The propensity for a military intervention in Libya is at its highest, and while the motive is simply to stop Libyans’ legitimate aspiration for a better form of government and way of life from being snuffed out by tanks and planes, the outcome remains uncertain and history would, as always, be the best judge of events between the Gaddafis, Libyans, and the international community.
The international community agreed to a no-fly zone in Libya to prevent Gaddafi airstrikes against his own people. The talk of military intervention forced Gaddafi’s government to agree to a ceasefire. However, there have been reports of continuous attacks on civilians and freedom fighters.
On Friday residents told reporters that they had faced heavy bombardment, with at least 38 people reported dead after an assault by Gaddafi’s forces.
“Gaddafi’s forces are bombarding the city with artillery shells and tanks. They are even bombarding ambulances. I saw one little girl with half of her head blown off,” Dr Khaled Abou Selha told Reuters.
Protesters also confirmed that Gaddafi’s acceptance of a ceasefire was a fraud.
“He is lying. His troops are advancing. We don’t believe what Gaddafi says. When he comes to Benghazi he will be fighting. There is no negotiating with Gaddafi,” a rebel fighter Mohammed Ishmael al-Tajouri told reporters.
Reports of continuous civilian attacks have increased the propensity for a military intervention. French Foreign Minister Alain Juppe has announced that everything was ready to launch military strikes in Libya.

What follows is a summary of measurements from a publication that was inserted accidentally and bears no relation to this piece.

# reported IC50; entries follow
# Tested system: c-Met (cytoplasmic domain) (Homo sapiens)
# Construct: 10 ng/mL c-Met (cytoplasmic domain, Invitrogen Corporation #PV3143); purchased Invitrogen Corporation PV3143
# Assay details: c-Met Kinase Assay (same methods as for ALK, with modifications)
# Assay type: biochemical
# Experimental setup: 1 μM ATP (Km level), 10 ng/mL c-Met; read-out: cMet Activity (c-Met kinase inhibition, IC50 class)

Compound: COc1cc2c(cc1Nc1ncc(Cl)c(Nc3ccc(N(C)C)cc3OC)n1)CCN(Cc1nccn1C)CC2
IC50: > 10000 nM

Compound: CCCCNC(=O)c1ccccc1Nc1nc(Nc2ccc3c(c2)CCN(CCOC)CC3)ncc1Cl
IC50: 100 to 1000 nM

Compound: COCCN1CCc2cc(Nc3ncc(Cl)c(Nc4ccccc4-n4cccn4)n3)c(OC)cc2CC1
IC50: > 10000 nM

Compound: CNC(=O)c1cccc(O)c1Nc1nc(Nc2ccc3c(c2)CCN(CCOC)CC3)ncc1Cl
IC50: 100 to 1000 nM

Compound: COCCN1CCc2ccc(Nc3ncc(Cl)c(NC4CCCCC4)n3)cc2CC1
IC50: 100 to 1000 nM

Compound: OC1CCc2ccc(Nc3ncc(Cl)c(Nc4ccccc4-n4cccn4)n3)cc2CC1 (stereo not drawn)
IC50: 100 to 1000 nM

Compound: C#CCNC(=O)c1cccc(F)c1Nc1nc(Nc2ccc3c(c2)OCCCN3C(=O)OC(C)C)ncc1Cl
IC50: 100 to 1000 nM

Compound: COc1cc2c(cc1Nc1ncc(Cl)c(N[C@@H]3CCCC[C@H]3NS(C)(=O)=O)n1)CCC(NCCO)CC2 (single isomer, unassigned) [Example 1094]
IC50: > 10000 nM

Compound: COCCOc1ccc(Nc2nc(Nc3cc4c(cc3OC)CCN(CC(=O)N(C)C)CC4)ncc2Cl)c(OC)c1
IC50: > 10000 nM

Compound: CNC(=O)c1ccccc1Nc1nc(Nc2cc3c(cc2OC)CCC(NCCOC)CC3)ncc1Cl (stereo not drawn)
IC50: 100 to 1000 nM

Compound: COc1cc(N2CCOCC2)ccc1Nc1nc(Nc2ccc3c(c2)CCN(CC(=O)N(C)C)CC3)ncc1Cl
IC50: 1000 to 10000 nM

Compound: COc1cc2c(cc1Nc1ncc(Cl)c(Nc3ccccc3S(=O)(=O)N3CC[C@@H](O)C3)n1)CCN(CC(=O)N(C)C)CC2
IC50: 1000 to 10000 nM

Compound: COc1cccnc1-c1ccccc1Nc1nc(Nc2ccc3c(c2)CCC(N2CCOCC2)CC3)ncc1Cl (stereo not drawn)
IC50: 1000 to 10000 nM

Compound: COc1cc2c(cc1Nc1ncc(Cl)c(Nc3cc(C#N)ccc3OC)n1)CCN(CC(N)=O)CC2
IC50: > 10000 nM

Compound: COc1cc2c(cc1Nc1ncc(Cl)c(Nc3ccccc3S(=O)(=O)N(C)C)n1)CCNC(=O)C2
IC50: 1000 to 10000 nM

France and Britain have been leading a drive for military intervention on Libya.
“Tomorrow [Saturday] we will have a summit in Paris with all the major participants in the operations and in the diplomatic effort. So I think it would be a good moment to send the last signal,” the French ambassador to the United Nations told BBC’s Newsnight.
Experts believe a military intervention will be difficult and unpredictable, but it is surely better than watching in real time as Gaddafi continues to oppress his people and deny them their right to demand a better form of government.
Gaddafi believes the international community has no justification to interfere in his country saying there will be serious consequences on the Mediterranean and on Europe, if there is any military intervention. But history will be the best judge.